B. You must hold the belief that you can heal from your loss and the pain of your grief.
Set your intention to personally grow and heal from this death experience.
C. Read 'often' the page “Healing Journey”. (located on this website)
Begin working on each step of the “Tasks of Healing Grief”.
Ask yourself honestly, "where am I at each step?", "where do I need to continue to work?" and
"what is the best method or resource for me at this point?"
D. Determine which methods or resources will work best for YOU.
The goal is to come to a peaceful acceptance/resolution of all aspects of the death experience.
Identify and effectively express and release your emotions about any relationship
and issues related to the death and what comes in the wake of death.
~ Write ~ Write ~ Write ~
Writing is the cheapest and most accessible form of therapy for emotional expression.
Journal writing is private and can be done in your own time and space.
You don’t need to be a ‘writer’ to express your feelings on paper. You don’t need to know grammar or how to spell.
So write about all that you FEEL...about all of it! Let out all the raw emotions at first. Express it in a journal or letters or lyrics or poetry. It is possible that your writings may take on a form that you might want to work with later . . . but don’t get stuck on that. The goal is about the emotional expression about the loss.
You can keep or destroy anything that you have written. Most importantly, express it often and fully.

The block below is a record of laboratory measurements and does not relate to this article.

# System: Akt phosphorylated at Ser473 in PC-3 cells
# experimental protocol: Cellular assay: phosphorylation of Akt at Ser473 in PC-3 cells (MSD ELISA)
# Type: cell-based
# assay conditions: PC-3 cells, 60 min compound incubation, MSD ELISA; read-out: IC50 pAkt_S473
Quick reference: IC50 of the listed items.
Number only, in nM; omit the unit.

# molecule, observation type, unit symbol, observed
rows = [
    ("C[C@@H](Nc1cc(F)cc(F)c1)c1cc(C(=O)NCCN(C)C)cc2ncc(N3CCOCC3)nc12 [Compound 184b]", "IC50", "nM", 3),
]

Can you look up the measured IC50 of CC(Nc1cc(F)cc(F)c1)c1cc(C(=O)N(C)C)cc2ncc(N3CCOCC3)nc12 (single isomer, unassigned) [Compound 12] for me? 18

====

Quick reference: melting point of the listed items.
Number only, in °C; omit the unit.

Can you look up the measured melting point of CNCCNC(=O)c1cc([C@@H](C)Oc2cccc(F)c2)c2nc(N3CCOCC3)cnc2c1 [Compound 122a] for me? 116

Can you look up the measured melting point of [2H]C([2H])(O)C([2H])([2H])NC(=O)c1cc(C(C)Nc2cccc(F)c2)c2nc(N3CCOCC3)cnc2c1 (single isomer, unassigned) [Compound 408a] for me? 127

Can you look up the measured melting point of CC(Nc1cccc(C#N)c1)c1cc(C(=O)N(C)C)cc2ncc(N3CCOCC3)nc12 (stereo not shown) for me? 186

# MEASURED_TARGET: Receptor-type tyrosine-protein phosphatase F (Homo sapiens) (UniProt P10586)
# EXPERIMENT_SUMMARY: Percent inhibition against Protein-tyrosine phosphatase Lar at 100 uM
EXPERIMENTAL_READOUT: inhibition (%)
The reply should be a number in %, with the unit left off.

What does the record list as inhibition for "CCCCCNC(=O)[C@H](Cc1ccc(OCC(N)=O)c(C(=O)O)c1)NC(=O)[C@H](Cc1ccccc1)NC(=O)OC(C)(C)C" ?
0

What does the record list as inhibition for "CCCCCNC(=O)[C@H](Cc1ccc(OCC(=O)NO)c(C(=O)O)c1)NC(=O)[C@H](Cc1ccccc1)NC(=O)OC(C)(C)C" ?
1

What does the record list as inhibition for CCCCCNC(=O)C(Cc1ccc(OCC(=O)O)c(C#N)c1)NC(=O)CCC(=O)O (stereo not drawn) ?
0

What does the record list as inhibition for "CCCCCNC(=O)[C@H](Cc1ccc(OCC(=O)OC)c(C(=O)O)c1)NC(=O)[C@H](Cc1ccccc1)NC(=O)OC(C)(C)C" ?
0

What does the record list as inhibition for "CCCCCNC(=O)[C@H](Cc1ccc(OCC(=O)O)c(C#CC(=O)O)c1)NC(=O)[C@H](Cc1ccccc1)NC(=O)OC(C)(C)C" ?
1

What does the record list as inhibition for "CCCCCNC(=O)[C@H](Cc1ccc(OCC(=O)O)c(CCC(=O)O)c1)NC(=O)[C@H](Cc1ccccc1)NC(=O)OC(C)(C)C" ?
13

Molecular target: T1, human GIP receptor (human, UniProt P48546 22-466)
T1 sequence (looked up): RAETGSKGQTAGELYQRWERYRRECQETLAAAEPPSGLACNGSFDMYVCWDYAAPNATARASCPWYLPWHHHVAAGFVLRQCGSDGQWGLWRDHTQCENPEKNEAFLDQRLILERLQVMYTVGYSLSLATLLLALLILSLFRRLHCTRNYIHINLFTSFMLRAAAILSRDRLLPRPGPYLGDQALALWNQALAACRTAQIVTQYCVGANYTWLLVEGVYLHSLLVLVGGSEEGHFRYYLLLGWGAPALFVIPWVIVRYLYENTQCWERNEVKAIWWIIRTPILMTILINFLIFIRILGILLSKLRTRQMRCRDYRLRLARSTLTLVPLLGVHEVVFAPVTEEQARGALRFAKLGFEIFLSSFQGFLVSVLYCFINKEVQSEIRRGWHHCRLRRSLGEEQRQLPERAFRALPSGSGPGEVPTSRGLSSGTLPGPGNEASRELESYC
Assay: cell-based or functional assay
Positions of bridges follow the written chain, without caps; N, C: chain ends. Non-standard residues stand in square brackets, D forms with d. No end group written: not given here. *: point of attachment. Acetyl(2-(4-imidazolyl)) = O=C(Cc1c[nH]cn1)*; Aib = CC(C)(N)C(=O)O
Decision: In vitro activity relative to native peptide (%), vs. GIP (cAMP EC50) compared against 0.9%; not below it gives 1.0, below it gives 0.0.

~ Music ~
Read the information about “Music and Grief”. (located on this website)
These exercises are ways of connecting with your emotions and with whatever you need
to express about the death or what you want to express to your loved one.
~ Educate ~
Search out reputable books or audio tapes on the grief process.
There are various types of books on this subject of grief, loss and bereavement.
The styles of learning here move widely between “how to” topics to personal stories
about what other’s have learned and how they have healed.
Consider a healing grief workshop or seminar. You will be drawn to what you need.
~ Engage Your Creativity ~
Use any variation of writing, music, art, dance, crafts, quilt-making, scrapbooking,
videography, photography, etc. that can help you express your grief.
~ Grief Counseling and Support Groups ~
Seek out individual, couples or family grief recovery therapy.
Seek out a bereavement support group that fits the type of death you have experienced.
Explore online websites for internet support groups.
~ Spirituality ~
Let your Spirituality help you heal. Initiate or continue to develop your relationship to your
Creator/Source/God/Goddess/Nature to nurture and comfort you.
Engage more with your Soul, Spirit and Guides to help you on your
“Healing Journey of Grief”.
~ Grief Work Suggestions ~
Consider any of the options and ideas offered on the list of "Grief Work Suggestions".
(located on this website)
Choose and keep choosing ... and then take action.
Stay focused and persistent until you find what works for you.
~ Breathe Deeply ~
Take time for quiet solitude and practice breathing deeper each day.
~ Ask for Help from Helpful Sources ~
Don’t play the role of being a victim in the “tragedy of never-ending sadness”.
Ask for help and direction from constructive sources and people who are willing to assist.
Take the Journey into Healing your Grief and you’ll be richly rewarded.